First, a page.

We also operate a wholesale sales office that is responsible for distributing La-Z-Boy products in the United Kingdom and Ireland, as well as a manufacturing business in the United Kingdom which was acquired in fiscal 2022. Our assets include goodwill and other intangible assets, including acquired customer relationships, in connection with our acquisition of the wholesale business. If we do not meet our sales or earnings expectations for these operations, we may incur charges for the impairment of goodwill or the impairment of our intangible assets.

We may require funding from external sources, which may not be available at the levels we require or may cost more than we expect, and as a result, our expenses and results of operations could be negatively affected.

We regularly review and evaluate our liquidity and capital needs. We believe that our cash and cash equivalents, short-term investments, cash from operations, and amounts available under our credit facility will be sufficient to finance our operations and expected capital requirements for at least the next 12 months.

In the event that we draw on our credit facility, outstanding amounts may become immediately due and payable upon certain events of default, including a failure to comply with the financial covenants in the credit agreement—a consolidated net lease adjusted leverage ratio requirement and a consolidated fixed-charge coverage ratio requirement—or with certain other affirmative and negative covenants in the credit agreement. If we are unable to access additional credit at the levels we require, or the cost of credit is greater than expected, it could adversely affect our results of operations or financial condition.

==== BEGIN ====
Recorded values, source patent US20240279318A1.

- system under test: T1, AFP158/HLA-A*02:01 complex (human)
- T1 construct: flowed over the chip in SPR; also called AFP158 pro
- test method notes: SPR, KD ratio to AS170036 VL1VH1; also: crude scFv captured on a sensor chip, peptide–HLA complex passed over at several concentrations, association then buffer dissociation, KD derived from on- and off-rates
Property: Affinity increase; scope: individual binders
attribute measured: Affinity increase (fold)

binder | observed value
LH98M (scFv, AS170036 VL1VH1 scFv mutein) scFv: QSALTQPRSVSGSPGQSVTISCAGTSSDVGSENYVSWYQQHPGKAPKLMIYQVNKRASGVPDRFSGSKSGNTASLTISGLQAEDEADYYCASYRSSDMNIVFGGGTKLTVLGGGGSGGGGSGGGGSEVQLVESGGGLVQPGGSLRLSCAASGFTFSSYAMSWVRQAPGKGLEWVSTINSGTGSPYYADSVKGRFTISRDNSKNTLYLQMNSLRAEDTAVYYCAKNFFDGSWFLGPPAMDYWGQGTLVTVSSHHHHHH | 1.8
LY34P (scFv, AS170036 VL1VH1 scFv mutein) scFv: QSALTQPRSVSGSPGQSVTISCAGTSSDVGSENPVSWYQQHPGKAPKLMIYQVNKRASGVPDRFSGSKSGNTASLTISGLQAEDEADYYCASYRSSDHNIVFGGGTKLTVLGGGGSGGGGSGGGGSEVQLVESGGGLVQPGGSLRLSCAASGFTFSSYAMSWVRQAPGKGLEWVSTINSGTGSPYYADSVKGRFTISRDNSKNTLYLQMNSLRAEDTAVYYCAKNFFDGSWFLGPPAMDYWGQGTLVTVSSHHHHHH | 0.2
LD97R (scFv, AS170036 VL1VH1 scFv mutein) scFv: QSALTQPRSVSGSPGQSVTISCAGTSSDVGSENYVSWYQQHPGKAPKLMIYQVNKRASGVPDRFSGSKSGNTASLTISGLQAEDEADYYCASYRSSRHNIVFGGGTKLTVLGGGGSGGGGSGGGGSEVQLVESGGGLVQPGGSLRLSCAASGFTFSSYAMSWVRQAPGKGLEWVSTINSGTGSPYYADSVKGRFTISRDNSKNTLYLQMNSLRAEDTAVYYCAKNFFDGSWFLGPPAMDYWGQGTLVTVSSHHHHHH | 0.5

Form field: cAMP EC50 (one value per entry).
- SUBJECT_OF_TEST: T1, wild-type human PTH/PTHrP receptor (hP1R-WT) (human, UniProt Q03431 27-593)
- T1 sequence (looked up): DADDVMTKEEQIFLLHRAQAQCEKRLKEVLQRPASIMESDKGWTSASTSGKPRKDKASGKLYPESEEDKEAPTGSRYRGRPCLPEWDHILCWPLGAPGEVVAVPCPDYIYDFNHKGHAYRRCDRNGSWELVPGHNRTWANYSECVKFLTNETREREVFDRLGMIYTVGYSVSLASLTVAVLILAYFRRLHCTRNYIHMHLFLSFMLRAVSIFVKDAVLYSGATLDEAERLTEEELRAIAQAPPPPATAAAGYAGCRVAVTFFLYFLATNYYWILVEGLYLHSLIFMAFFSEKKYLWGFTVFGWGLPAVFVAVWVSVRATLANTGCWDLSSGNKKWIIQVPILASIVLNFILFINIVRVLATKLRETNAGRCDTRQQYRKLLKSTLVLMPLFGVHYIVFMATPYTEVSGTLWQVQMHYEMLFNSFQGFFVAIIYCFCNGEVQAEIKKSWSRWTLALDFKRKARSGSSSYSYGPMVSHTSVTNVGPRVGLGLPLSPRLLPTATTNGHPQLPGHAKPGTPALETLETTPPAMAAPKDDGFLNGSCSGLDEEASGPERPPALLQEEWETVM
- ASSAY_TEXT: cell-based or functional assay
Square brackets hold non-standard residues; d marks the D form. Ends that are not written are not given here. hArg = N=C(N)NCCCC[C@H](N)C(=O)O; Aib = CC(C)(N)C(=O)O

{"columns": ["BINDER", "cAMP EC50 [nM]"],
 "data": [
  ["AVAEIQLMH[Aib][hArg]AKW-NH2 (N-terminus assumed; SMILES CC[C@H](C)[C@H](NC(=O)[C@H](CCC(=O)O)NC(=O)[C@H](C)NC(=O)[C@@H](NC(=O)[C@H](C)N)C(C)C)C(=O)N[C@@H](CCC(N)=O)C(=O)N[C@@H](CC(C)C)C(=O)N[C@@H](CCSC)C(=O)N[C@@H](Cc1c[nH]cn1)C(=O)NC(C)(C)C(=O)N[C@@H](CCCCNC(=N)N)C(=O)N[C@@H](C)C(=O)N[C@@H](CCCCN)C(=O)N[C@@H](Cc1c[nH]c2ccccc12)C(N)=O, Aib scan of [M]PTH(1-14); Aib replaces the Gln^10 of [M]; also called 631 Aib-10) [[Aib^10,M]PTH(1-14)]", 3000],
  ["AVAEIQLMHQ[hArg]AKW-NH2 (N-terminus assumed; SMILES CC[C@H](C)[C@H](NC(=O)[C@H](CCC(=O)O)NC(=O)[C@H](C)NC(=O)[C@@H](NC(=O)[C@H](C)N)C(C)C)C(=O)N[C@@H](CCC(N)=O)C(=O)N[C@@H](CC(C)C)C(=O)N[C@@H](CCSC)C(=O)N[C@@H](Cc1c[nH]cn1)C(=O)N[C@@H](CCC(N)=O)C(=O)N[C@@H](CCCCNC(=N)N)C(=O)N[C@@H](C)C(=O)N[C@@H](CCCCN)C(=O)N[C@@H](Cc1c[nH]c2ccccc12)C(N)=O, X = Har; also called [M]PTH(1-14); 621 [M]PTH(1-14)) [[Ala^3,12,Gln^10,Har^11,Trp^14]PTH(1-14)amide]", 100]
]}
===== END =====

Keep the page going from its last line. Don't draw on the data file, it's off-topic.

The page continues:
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Due to the nature of our business and our payment terms, we may not be able to collect amounts owed to us by customers, which may adversely affect our sales, earnings, financial condition, and liquidity.

We grant payment terms to most wholesale customers ranging from 15 to 60 days. Some of our customers have experienced, and may in the future experience, cash flow and credit-related issues. If a major event with negative economic effects were to occur, and such effects have occurred in the past, we may not be able to collect amounts owed to us or such payment may only occur after significant delay. While we perform credit evaluations of our customers, those evaluations may not prevent uncollectible trade accounts receivable. Credit evaluations involve significant management diligence and judgment, especially in the current environment. Should more customers than we anticipate experience liquidity issues, if payment is not received on a timely basis, or if a customer declares bankruptcy or closes stores, we may have difficulty collecting amounts owed to us by these customers, which could adversely affect our sales, earnings, financial condition and liquidity.

Legal and Regulatory Risk Factors

Our business and our reputation could be adversely affected by the failure to comply with or the cost of compliance with evolving regulations relating to our obligation to protect sensitive employee, customer, consumer, vendor or Company data.